The Constitution is the winner in Thursday's decision by a federal judge in Detroit to invalidate the National Security Agency's program of warrantless wiretapping. The Bill of Rights is a constant reminder that the ends do not justify some means. Surely, there would be less crime and more safety if the police could search anyone's person or property, at any time, without a level of suspicion that meets the legal definition of probable cause. But a society that values privacy and dignity does not accord the police such authority, even when the objective is fighting terrorism.
Judge Anna Diggs Taylor followed basic constitutional principles in ruling that the NSA must not engage in warrantless electronic surveillance. The core requirement of the Fourth Amendment is that, subject to narrow exceptions, police searches and wiretaps must be authorized by a warrant issued by a judge and based on probable cause. The framers of the Constitution were deeply distrustful of executive power and wanted to make sure that searches and arrests were authorized by a neutral magistrate.
Federal statutes reaffirm this by requiring the government to obtain a warrant when it engages in wiretapping. Under these laws, the government usually goes to federal district court for the required warrant. Or, if the person it wants to listen in on is thought to be acting at the direction of a foreign power, then the government goes to the Foreign Intelligence Surveillance Court. The law is explicit: The government must follow one of these two procedures before engaging in electronic surveillance.
The Bush administration, however, has intercepted millions of conversations and e-mails between American citizens and foreign nationals without going first to either federal district court or to the FISA court, and without meeting the requirements for a warrant and probable cause mandated by the Constitution and federal statutes. Judge Taylor rightly held that the president has no such power.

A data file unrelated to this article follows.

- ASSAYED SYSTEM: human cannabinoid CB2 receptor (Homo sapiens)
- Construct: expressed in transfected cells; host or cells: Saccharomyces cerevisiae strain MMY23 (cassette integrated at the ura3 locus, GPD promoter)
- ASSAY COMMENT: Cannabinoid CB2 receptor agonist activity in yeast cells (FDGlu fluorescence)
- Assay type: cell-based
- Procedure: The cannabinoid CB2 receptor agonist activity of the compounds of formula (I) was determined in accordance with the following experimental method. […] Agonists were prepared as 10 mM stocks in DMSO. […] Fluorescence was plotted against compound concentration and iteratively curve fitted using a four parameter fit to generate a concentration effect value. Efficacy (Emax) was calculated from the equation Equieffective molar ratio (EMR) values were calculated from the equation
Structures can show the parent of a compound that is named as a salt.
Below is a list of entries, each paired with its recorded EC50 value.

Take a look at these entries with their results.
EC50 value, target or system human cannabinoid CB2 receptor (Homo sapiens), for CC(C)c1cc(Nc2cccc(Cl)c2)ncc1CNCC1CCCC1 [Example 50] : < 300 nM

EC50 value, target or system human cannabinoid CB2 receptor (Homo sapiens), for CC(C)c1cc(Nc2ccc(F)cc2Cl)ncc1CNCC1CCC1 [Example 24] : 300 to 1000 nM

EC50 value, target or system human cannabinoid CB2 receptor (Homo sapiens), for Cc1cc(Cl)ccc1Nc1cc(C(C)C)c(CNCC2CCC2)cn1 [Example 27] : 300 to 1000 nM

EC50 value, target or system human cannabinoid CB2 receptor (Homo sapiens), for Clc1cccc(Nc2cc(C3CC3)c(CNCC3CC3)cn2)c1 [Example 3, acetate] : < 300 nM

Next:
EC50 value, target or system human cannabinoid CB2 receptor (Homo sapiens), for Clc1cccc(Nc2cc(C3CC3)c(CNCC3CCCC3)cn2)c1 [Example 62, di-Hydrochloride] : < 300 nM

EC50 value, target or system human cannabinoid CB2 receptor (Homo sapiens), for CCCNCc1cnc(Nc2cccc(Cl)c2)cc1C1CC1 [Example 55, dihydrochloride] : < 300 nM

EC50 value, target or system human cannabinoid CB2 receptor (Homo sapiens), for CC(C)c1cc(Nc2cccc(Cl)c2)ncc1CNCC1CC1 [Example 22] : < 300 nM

The president's claim of executive authority to ignore the Fourth Amendment and violate federal laws in the name of protecting national security has no apparent limits. Under the Bush administration's argument, federal law enforcement could seemingly go into anyone's home, at any time, without a warrant by claiming that it might better catch terrorists. There is simply no obvious stopping point, and that's what makes the president's claim of broad executive power so alarming. Nor is there any reason to believe that warrantless wiretapping is needed to protect national security. The administration could have gone to the Foreign Intelligence Surveillance Court, which approves more than 99 percent of all government requests for warrants. Under the procedures of that court, it even could have gotten the warrant after the surveillance had been done.
The Bush administration claimed that it has the power to engage in warrantless wiretapping under the Joint Resolution Authorizing the Use of Military Force passed by Congress after Sept. 11, which authorized the "use of all necessary and appropriate force." The government's theory is that this provision extends to everything from wiretapping to the indefinite detention of the men being held at Guantanamo Bay. But this broad reading of the AUMF failed earlier this summer in Hamdan v. Rumsfeld, when the Supreme Court rejected the government's argument that the AUMF provided the necessary authority for it to set up special military commissions to try the Guantanamo detainees. The court said that the generalized language authorizing the use of force could not be taken to override specific statutes and treaties. In short, the court made it clear that the AUMF cannot be viewed as a blank check authorizing anything the president wants to do in the war on terrorism. Judge Taylor, then, was correct to rule that Congress gave the president permission to use troops and take military actions—not to eavesdrop electronically, which is not military force.